This full-day or half-day course is designed to introduce participants to Bootstrapping and Bootstrapping methods. The course takes a graphical approach to bootstrapping and permutation testing, illuminating basic statistical concepts of standard errors, confidence intervals, p-values and significance tests.
NUMBER OF DAYS:
Full-Day or Half-Day
- Introduction to Bootstrapping
- General procedure
- Why does bootstrapping work?
- Sampling distribution and bootstrap distribution
- Bootstrap Distributions and Standard Errors
- Distribution of the sample mean
- Bootstrap distributions of other statistics
- Simple confidence intervals
- Two-sample applications
HOW ACCURATE IS BOOTSTRAP DISTRIBUTION?
- Bootstrap Confidence Intervals
- Bootstrap percentiles as a check for standard intervals
- More accurate bootstrap confidence intervals
- Significance Testing Using Permutation Tests
- Two-sample applications
- Other settings
- Wider variety of statistics
- Variety of applications
- Examples where things go wrong, and what to look for
- Wider variety of sampling methods
- Stratified sampling, hierarchical sampling
- Finite population
- Time series
The course will consider a variety of statistics (mean, trimmed mean, regression, etc.), and a number of sampling situations (one-sample, two-sample, stratified, finite-population), stressing the common techniques that apply in these situations. We'll look at applications from a variety of fields, including telecommunications, finance, and biopharm.
These methods let us do confidence intervals and hypothesis tests when formulas are not available. This lets us do better statistics, e.g. use robust methods (we can use a median or trimmed mean instead of a mean, for example). They can help clients understand statistical variability. And some of the methods are more accurate than standard methods.
PARTICIPANTS WILL LEARN HOW TO USE RESAMPLING METHODS
- to compute standard errors,
- to check the accuracy of the usual Gaussian-based methods,
- to compute both quick and more accurate confidence intervals,
- for a variety of statistics and for a variety of sampling methods, and
- to perform significance tests in some settings.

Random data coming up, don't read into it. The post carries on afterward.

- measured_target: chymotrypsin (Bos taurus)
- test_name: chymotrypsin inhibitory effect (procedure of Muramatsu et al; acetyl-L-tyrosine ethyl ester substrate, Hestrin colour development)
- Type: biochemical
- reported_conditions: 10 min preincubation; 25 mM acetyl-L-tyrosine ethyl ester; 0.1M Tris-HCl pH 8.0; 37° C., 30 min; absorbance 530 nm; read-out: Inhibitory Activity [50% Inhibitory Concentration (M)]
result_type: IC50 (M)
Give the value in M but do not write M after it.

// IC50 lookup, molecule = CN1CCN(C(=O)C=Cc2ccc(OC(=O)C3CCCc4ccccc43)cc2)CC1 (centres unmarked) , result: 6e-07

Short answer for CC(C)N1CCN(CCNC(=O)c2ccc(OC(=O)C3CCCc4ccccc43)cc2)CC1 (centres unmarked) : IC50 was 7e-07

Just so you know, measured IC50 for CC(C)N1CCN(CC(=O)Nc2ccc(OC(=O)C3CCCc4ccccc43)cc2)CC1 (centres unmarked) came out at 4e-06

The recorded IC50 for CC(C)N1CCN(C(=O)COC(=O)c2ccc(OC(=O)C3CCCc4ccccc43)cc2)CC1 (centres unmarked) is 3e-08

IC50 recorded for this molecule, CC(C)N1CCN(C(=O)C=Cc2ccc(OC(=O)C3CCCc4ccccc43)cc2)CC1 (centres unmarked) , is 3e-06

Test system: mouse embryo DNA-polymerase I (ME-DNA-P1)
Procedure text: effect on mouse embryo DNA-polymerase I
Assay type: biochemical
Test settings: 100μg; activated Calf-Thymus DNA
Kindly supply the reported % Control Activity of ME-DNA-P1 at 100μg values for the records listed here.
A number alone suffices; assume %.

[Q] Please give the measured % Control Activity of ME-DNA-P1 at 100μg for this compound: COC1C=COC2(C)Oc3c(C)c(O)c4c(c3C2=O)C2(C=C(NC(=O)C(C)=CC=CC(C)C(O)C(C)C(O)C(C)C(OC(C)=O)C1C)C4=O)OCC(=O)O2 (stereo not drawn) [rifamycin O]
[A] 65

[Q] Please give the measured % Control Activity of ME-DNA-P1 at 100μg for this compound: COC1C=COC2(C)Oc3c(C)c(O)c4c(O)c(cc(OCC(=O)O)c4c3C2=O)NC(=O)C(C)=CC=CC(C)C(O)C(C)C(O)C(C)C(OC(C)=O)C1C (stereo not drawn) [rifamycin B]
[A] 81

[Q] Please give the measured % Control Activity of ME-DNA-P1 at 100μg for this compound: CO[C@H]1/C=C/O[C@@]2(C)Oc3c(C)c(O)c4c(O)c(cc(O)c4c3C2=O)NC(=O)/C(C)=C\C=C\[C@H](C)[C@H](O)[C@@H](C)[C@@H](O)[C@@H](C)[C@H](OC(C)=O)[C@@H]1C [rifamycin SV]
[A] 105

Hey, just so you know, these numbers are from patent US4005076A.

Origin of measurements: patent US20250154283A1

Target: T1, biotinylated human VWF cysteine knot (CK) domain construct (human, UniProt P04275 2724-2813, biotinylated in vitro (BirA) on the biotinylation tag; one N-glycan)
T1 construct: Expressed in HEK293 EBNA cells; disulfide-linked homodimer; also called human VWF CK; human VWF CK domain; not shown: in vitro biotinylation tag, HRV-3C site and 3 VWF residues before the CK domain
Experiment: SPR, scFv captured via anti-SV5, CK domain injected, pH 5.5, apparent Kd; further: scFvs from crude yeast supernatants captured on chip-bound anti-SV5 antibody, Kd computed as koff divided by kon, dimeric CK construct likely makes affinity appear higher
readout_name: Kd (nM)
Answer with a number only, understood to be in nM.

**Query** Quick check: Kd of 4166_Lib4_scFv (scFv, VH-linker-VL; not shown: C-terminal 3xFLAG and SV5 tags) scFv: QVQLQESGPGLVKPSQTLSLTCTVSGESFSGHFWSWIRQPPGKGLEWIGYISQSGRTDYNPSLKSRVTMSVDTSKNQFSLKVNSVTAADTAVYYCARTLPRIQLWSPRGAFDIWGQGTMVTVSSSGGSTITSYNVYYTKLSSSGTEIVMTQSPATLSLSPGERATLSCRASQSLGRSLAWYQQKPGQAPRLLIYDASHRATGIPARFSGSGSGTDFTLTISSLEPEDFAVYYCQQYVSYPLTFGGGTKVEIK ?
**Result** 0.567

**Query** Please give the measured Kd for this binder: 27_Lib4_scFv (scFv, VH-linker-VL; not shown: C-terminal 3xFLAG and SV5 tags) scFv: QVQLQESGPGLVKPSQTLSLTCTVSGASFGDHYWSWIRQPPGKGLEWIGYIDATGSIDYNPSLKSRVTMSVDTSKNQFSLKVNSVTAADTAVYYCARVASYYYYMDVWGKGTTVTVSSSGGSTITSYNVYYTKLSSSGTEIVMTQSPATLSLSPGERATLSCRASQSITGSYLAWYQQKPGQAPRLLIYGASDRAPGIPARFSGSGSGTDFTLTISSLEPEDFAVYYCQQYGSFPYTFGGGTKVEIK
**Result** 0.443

Dr. Tim Hesterberg is a Senior Statistician at Google. He previously worked at Insightful (S-PLUS), Franklin & Marshall College, and Pacific Gas & Electric Co. He received his Ph.D. in Statistics from Stanford University, under Brad Efron.
Hesterberg is author of the "Resample" package for R and primary author of the "S+Resample" package for bootstrapping, permutation tests, jackknife, and other resampling procedures, is co-author of Chihara and Hesterberg "Mathematical Statistics with Resampling and R" (2011), and is lead author of "Bootstrap Methods and Permutation Tests" (2010), W. H. Freeman, ISBN 0-7167-5726-5, and technical articles on resampling. See http://www.timhesterberg.net/bootstrap
Hesterberg is on the executive boards of the National Institute of Statistical Sciences and the Interface Foundation of North America (Interface between Computing Science and Statistics).
He teaches kids to make water bottle rockets, leads groups of high school students to set up computer labs abroad, and actively fights climate chaos.
If you would like NISS to facilitate this course on any of the available dates below, please write to us at email@example.com or call us at 202-862-4316.
WHY IS BOOTSTRAPPING IMPORTANT IN STATISTICS?
Resampling methods are important in statistical practice, but have been omitted or poorly covered in many old-style statistics courses. These methods are an important part of the toolbox of any practicing statistician. It is important when using these methods to have some understanding of the ideas behind these methods, to understand when they should or should not be used. They are not a panacea. People tend to think of bootstrapping in small samples, when they don't trust the central limit theorem. However, the common combinations of nonparametric bootstrap and percentile intervals are actually <less> accurate than t procedures. We discuss why, remedies, and better procedures that are only slightly more complicated. These tools also show how poor common rules of thumb are -- in particular, n >= 30 is woefully inadequate for judging whether t procedures should be OK.
R resample and boot packages.
HOW TO REGISTER
Call or email: You can call (202) 862-4316 or write to officeadmin@NISS.org to register